Are You Overtraining?
A little bout of fatigue can develop into training overreach, which can blossom into overtraining syndrome. Here's how to know the difference.
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Trail running has a funny way of making us feel like a five-year-old one moment and a 95-year-old the next. That ability to stuff all of life’s experiences into bite-sized morsels is part of what makes the sport so great. But sometimes, the balance gets out of whack. Here’s how to know if you’re overtraining.
We all know the feeling. Your legs ache, stairs are impossible, the smallest tasks take monumental effort and you start looking up apartment listings in the closest nursing home. That fatigue could be a normal part of training, especially if you had a hard effort in the last 48 hours. But, if fatigue persists for more than a couple days, something is wrong.
A little bout of fatigue can develop into a training overreach, which can blossom into full-blown overtraining syndrome (OTS). Be on the lookout for abnormal fatigue, loss of motivation, extreme hunger, reduced libido or reduced mental clarity lasting two or more days. If symptoms mount and don’t resolve, follow these steps.
Here’s how to know if you’re overtraining.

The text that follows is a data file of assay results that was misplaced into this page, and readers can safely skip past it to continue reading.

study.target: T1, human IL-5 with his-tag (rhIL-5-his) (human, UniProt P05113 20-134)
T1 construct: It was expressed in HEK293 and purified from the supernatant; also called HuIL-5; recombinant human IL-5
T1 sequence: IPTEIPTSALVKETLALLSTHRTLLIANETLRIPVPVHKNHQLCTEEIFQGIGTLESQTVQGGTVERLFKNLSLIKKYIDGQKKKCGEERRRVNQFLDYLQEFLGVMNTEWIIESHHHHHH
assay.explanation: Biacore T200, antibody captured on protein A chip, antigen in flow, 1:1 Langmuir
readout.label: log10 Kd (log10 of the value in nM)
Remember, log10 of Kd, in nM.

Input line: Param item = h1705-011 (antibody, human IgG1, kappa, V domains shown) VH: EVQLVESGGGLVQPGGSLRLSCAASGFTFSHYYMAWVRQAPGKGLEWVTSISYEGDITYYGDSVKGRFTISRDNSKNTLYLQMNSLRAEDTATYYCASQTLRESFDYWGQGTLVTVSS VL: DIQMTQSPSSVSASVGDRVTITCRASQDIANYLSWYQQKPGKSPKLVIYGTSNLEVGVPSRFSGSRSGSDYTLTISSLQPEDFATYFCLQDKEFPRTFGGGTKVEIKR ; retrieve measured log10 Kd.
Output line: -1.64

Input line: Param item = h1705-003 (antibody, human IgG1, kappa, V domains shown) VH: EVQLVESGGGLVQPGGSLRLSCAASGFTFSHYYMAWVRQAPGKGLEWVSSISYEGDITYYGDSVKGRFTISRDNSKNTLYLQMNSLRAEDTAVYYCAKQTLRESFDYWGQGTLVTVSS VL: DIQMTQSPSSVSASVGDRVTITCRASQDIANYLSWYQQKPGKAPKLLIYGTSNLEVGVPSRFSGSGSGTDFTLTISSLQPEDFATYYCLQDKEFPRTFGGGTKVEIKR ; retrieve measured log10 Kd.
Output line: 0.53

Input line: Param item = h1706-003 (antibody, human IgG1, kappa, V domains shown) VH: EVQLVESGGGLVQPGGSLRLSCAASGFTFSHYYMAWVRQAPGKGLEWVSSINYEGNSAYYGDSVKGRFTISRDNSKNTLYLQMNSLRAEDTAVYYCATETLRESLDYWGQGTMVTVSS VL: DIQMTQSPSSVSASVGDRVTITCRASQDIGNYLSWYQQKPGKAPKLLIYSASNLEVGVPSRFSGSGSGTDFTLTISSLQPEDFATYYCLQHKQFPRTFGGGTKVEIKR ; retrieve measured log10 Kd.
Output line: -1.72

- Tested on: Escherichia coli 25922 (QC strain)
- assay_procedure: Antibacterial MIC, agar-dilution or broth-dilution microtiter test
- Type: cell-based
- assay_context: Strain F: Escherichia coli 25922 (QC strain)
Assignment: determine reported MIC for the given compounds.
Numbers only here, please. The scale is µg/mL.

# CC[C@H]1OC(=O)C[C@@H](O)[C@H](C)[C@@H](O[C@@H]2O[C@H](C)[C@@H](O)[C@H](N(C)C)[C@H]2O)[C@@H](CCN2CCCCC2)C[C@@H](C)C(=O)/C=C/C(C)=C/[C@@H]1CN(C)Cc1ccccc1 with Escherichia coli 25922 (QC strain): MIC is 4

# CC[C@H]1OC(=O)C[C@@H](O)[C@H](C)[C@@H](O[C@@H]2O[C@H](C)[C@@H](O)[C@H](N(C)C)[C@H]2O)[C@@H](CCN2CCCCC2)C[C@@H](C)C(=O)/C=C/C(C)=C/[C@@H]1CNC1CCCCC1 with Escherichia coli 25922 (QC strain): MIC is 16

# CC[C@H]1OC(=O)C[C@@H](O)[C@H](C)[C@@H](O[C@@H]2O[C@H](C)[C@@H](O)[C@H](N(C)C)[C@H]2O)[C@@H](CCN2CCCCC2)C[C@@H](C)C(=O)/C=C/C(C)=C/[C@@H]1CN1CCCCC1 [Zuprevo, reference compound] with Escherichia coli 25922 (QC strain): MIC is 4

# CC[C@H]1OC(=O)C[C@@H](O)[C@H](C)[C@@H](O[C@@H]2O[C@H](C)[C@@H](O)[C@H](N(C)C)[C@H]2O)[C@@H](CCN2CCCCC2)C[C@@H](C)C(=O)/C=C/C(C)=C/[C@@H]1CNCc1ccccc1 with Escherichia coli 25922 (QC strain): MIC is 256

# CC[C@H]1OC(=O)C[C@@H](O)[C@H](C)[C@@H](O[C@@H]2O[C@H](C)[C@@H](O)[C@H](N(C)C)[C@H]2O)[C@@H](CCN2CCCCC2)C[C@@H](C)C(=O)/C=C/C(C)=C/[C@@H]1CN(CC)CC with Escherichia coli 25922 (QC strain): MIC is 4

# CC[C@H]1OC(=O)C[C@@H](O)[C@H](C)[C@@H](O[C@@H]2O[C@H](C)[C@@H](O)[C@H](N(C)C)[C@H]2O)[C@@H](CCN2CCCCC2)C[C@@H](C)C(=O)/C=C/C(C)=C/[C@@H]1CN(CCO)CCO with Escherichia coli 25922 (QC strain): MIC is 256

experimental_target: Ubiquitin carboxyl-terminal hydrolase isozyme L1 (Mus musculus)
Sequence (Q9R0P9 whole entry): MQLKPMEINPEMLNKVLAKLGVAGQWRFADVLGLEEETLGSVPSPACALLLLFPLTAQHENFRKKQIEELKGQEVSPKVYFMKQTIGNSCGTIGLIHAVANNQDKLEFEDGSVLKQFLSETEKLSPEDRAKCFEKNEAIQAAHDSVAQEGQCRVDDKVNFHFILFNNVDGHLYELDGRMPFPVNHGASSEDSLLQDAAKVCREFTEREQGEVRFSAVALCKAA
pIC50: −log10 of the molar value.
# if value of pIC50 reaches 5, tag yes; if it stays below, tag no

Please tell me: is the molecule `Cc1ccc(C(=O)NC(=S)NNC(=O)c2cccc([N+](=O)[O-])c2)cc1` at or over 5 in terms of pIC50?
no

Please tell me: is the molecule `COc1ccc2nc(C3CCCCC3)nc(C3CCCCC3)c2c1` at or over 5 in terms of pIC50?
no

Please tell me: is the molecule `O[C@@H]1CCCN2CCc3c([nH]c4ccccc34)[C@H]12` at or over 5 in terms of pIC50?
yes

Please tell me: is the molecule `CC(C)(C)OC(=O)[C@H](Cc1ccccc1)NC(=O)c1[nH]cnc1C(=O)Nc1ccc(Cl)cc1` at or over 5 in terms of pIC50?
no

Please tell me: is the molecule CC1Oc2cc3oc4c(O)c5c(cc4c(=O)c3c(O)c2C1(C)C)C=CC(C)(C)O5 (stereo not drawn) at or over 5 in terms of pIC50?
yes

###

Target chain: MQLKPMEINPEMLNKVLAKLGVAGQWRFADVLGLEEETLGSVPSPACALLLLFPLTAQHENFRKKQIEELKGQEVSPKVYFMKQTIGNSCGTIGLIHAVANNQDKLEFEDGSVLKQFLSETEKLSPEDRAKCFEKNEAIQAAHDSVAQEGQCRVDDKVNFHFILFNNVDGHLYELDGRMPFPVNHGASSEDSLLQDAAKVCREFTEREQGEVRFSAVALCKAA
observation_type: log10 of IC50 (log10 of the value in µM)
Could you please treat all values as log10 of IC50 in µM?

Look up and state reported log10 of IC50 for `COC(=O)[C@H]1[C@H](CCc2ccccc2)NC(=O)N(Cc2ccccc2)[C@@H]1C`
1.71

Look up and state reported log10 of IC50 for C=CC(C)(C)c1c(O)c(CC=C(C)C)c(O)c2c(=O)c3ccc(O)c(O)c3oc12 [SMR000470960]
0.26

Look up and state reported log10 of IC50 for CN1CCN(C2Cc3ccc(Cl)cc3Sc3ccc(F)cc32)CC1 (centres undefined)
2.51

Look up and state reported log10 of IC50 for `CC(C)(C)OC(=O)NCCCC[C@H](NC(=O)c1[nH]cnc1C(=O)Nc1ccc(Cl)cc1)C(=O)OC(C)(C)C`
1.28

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1. Put your training plan on hold.
The goal of hard training is to perform close to your maximum capacity to spur adaptations in power output, oxygen-processing capacity, aerobic efficiency and other variables. However, it is a misconception that fatigue should be ever-present during a training cycle. In most instances, unless you have a specific plan of back-to-back workouts or long runs, running moderate or hard through fatigue is not physiologically productive. Train at less than your best, and you’ll eventually adapt to become less than your best.
If everyday runs become excessively tiresome, take a break.
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2. Rest completely until energy returns, then “yog” it out.
The most important moment in stopping the progression of OTS is to rest completely so that your body can reach stress equilibrium. Wait to run again until the fire of motivation returns. I recommend that athletes don’t think like a runner at all in this time—no cross training, no stretching … nothing. Instead, live like a normal, active person. Walk 30 to 90 minutes a day (but not hiking), eat well (but not perfectly). In most instances, one to three days does the trick.
Once you get over the hump, don’t hop right back into your training plan. Arthur Lydiard, the father of running training, advised his runners to ease back in by running at a pace so slow that someone pushing a shopping cart would pass them going up a hill. I call this a “yog”–so slow it doesn’t even amount to a jog. You’re ready to resume training when you finish a yog feeling like a racehorse at the starting gate, chomping to be set free.
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3. Get a blood test.